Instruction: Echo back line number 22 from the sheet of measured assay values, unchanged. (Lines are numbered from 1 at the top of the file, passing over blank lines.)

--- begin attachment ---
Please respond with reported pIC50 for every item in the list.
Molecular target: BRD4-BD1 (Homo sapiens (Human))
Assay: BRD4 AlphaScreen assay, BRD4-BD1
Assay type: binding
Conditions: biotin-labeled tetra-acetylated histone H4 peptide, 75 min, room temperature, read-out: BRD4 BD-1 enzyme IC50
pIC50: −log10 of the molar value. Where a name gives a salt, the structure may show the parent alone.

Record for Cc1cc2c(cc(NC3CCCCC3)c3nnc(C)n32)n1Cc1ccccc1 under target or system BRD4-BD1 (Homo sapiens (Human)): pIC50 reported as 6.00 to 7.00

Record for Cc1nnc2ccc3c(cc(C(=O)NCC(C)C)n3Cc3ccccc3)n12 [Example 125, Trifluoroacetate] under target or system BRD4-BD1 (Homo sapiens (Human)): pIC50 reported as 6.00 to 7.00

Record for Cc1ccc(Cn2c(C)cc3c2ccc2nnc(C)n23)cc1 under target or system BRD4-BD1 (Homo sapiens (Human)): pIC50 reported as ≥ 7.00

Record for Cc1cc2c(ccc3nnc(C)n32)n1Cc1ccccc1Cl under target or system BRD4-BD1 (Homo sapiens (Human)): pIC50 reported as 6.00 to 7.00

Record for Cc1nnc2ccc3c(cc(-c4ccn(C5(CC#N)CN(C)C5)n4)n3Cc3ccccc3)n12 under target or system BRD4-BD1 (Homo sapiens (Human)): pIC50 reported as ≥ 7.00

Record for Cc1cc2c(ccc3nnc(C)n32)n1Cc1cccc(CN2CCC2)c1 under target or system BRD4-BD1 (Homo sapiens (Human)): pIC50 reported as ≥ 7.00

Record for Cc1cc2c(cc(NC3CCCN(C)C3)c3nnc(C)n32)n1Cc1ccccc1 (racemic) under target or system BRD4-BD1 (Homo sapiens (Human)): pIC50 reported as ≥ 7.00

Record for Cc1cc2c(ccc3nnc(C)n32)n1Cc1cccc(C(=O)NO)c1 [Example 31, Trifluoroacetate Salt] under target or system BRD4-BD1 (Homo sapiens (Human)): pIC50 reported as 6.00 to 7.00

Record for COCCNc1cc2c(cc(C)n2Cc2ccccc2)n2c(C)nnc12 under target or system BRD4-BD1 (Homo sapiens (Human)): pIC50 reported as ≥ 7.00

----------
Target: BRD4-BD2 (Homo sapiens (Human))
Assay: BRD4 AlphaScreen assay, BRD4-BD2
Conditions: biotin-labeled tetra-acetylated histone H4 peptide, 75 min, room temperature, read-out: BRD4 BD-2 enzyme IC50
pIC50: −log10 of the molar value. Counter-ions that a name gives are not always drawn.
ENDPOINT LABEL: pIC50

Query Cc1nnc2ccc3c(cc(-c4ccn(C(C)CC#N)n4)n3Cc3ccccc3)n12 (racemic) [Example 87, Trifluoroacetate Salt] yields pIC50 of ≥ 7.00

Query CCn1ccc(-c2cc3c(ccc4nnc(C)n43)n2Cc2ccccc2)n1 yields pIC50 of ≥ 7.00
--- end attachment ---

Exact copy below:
Query Cc1nnc2ccc3c(cc(-c4ccn(C(C)CC#N)n4)n3Cc3ccccc3)n12 (racemic) [Example 87, Trifluoroacetate Salt] yields pIC50 of ≥ 7.00